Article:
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Monday, 20 June 2011 10:17

HSAS walks out in four communities

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Rotating strikes by Saskatchewan’s specialized health care professionals enter a seventh week today, with about 300 Health Sciences members off the job at eight o’clock this morning in Regina, Moose Jaw, North Battleford and Prince Albert.


Specialized health care professionals would rather be serving their patients and clients than walking a picket line, but we have been given no choice by health care employers and the Wall government, who refuse to bargain in good faith or agree to send our lengthy contract dispute to independent, interest-based, binding arbitration,” Health Sciences President, Cathy Dickson said in announcing the latest rotating strikes.


How long these specialized health care professionals will be on strike, and where and when additional job action will be launched, will be announced in due course,” Dickson said.


In the Regina Qu’Appelle Health Region, health care professionals will be picketing outside Regina’s Pasqua Hospital, 4101 Dewdney Avenue. In the Five Hills Health Region, striking health care professionals will set up pickets in Moose Jaw at the W. G. Davies Building, 110 Ominica Street West. In the Prairie North Health Region, health care professionals will set up a picket line in North Battleford at the Frontier Mall. In the Prince Albert Parkland Health Region, striking health care professionals will set up their picket line in Prince Albert outside the region’s Addictions Services office at 101-15th Street East,” Dickson said.


We apologize for this disruption of health care services, but urge our patients and clients to contact Wall government MLAs in their local areas, demanding that SAHO return to the bargaining table to negotiate in good faith or that the government agree to send this 27-month contract dispute to independent, binding arbitration,” Dickson added.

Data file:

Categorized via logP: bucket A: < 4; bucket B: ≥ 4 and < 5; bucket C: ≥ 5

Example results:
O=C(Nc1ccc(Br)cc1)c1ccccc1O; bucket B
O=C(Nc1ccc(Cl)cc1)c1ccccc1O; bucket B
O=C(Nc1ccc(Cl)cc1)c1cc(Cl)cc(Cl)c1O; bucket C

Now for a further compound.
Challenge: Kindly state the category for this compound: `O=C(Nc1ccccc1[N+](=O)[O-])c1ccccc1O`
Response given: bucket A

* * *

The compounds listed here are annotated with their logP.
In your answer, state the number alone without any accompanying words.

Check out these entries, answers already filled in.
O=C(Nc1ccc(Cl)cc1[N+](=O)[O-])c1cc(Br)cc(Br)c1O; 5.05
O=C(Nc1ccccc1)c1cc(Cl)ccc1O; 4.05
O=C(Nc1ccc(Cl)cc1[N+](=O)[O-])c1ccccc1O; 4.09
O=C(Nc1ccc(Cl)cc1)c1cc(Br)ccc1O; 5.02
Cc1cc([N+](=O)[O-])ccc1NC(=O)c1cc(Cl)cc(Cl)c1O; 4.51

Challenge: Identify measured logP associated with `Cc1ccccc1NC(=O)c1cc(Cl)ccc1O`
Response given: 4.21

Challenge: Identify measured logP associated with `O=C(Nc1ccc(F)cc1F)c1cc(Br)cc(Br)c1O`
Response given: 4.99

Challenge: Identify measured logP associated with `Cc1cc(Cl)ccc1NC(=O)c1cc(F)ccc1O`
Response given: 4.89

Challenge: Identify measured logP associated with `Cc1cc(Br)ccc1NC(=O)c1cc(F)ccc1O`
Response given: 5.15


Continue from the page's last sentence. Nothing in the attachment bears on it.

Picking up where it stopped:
Health care employers and the Wall government have no credibility in refusing our request to send this contract dispute to independent, interest-based, binding arbitration. The government has claimed that it wanted to see our dispute settled at the bargaining table, but SAHO has presented what it calls a ‘final offer’, and refuses to return to the bargaining table. The government and health care employers have run out of credible excuses for avoiding arbitration,” Dickson noted.


A recent province-wide public opinion poll found 67 per cent favored binding arbitration as the best way to resolve our contract dispute. People want to see our contract settled, the strike action stop, and health care services improve. If the Wall government wants to avoid a province-wide health care strike it needs to order health care employers to engage in proper negotiations or agree to binding arbitration in the form we have requested,” Dickson concluded.

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